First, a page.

Haley’s Comet | Washington Monthly

Back in February, when Nikki Haley entered the GOP presidential race, she was given little chance of emerging as the leading candidate to oppose Donald Trump. At the time, Ron DeSantis seemed destined to become the Republican alternative to the former president. Since then, Haley didn’t so much get better, as the Florida governor got so much worse, laughing awkwardly, picking fights, and losing to everyone from Mickey Mouse to the late Toni Morrison. With the head of DeSantis’s PAC quitting Thursday, a reported staff shakeup at his super PAC,  and money dwindling, more and more of his supporters wonder what they ever saw in the Yale College-Harvard Law faux-populist.

For a good evening’s work, Haley collected a million dollars over the next few days to add to her $11.6 million on hand, a new rush of billionaires, including Jamie Dimon and the deep-pocketed Koch family, fueling a press-approved boomlet. 

Boomlets come and go and usually end up as temporary salves for long rides to lumpy beds after evenings of drive-by receptions with lukewarm Chardonnay. Haley’s Comet may be different. In 2009, she had a prior boomlet in a race she had zero chance of winning. Stuck in fourth place for much of the GOP primary for governor of South Carolina against three political heavyweights, she eventually leapfrogged over a lieutenant governor, a former attorney general who would go on to be governor, and a popular U.S. congressman one by one. Ultimately, she beat them all for the Republican nomination and went on to win the governorship in 2010, moving into the stately antebellum governor’s mansion in 2011 and serving until 2017, when she resigned to become Trump’s ambassador to the United Nations. 

She’s not out of her league in this primary, but she is on unfamiliar terrain without Google Maps. In the aftermath of the Supreme Court’s 2022 Dobbs decision, the world was in tumult for ambitious Republican candidates. Quickly, a dozen states, under the influence of the exultant Christian right, enacted near-total abortion bans. Voters revolted, and soon Republicans were losing so often that they were getting tired of losing. Midterm elections in 2020 and ballot initiatives in ruby-red states like Kansas, Montana, and Kentucky were a disaster for the GOP and their right-to-life allies. The night before the third GOP presidential debate in Miami last month, voters in Ohio approved an amendment to the state’s constitution to guarantee the right to abortion. Virginia Governor Glenn Youngkin, who the Republican donor class had been looking to as a white knight to save them from Trump, promised a 15-week abortion ban if voters would turn the commonwealth’s legislature Republican. He lost both chambers and any hope of being drafted into the race.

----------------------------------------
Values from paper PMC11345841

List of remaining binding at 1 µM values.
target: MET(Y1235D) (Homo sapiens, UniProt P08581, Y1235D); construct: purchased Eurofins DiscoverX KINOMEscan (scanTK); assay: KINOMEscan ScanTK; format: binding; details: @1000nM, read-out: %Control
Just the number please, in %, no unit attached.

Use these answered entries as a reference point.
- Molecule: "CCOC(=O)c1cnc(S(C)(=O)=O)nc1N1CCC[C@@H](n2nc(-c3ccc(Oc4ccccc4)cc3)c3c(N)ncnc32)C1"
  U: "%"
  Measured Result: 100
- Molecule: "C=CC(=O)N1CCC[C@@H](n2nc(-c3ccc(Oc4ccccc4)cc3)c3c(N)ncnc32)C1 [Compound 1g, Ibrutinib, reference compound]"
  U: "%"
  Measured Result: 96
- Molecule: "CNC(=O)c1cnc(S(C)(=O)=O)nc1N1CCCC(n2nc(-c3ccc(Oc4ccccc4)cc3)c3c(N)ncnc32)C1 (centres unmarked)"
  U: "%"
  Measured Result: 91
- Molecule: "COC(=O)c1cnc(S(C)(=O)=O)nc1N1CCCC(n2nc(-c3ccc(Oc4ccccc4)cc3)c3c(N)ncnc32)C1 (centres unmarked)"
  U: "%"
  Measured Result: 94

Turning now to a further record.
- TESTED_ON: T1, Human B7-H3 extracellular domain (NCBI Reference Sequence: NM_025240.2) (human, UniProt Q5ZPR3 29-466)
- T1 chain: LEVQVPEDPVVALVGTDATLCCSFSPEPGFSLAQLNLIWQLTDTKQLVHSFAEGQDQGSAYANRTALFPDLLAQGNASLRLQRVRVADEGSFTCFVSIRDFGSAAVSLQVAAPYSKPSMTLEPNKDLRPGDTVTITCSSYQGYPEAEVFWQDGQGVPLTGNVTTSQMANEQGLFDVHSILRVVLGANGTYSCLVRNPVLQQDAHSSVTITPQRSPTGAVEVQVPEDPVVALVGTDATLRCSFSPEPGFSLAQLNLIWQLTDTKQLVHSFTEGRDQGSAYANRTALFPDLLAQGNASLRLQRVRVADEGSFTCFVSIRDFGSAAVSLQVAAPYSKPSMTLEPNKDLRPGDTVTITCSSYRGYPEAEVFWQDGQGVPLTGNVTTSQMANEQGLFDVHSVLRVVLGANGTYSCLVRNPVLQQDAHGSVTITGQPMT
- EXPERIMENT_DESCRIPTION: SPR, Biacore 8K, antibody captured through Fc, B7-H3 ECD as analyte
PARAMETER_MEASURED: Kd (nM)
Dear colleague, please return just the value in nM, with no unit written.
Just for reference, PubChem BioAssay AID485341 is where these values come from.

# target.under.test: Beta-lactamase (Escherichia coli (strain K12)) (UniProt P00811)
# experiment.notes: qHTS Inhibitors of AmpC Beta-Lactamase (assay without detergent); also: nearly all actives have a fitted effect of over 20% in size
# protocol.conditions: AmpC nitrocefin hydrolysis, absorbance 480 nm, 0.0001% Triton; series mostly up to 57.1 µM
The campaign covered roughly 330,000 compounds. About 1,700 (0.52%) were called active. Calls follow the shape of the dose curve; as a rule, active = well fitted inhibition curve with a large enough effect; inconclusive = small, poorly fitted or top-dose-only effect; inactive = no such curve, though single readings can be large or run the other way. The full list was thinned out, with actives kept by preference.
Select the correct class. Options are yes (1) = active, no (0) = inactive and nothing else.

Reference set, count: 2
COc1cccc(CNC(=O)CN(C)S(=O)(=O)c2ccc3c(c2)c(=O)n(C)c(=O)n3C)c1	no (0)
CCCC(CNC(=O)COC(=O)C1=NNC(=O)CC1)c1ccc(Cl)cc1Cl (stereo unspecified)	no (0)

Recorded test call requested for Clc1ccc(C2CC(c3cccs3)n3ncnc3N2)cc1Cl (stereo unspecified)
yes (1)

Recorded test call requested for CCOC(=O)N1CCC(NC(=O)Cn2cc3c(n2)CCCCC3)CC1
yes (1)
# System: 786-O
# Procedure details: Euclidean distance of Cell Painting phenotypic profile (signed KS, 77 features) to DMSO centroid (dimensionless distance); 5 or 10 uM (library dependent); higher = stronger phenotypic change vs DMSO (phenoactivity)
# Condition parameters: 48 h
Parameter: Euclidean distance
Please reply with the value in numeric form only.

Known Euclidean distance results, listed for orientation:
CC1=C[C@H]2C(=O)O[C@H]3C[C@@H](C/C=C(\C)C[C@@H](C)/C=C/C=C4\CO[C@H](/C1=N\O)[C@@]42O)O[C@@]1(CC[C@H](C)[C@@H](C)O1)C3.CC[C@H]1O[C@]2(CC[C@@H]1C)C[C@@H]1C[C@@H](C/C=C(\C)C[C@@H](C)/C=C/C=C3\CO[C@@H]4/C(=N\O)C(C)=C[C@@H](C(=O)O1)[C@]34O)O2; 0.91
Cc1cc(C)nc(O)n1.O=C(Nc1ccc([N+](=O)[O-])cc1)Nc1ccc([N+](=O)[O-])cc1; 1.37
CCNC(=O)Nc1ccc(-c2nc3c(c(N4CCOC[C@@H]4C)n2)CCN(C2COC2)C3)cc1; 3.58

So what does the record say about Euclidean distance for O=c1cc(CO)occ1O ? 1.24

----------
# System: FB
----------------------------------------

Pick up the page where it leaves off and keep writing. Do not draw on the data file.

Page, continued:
Haley, who is as fierce an opponent of legal abortion as any Republican, didn’t make Youngkin’s mistake or that of other officials who would force motherhood on women who find themselves unintentionally and unexpectedly pregnant. Refusing to ban abortion used to be the third rail of Republican primaries, and promising a ban was the third rail of the general, but no more. There had to be a fourth, non-lethal rail, and Haley found it: Not having a core belief on abortion was the core belief that would work. She rode that rail out of Miami a winner. 

You’ll know she’ll take it out for another spin at Wednesday’s debate at the University of Alabama in Tuscaloosa when her voice rises from no-nonsense PowerPoint presenter to nursery school sub announcing it’s time for juice boxes. First, because no one knows what the Senate will do on abortion, she can’t tell us what she would do. Since a national ban can’t prevail, she’s not campaigning on one. 

Second, she has a vague yet impassioned “Can’t We All Get Along?”-schtick on how we (but not the Senate) can surely find consensus on a schism that has led to the murder of doctors, the harassment of patients, and forced births. Haley recited poll-tested goals: making birth control pills non-prescription, easing adoption regulations (she notes that her husband was adopted), and clamping down on late-term abortions (although they comprise 1% of the number of procedures, usually under circumstances so dire and unexpected that the crib is assembled and the baby’s name chosen). The Methodist mother of two serves this with a dollop of “I’ve been there, girl,” adding that she had a hard time conceiving. She’s helping babies and helping moms by not jailing them for ending a pregnancy. Pro-life, pro-choice, no diff: “As much as I’m pro-life, I don’t judge anyone for being pro-choice, and I don’t want them to judge me for being pro-life.”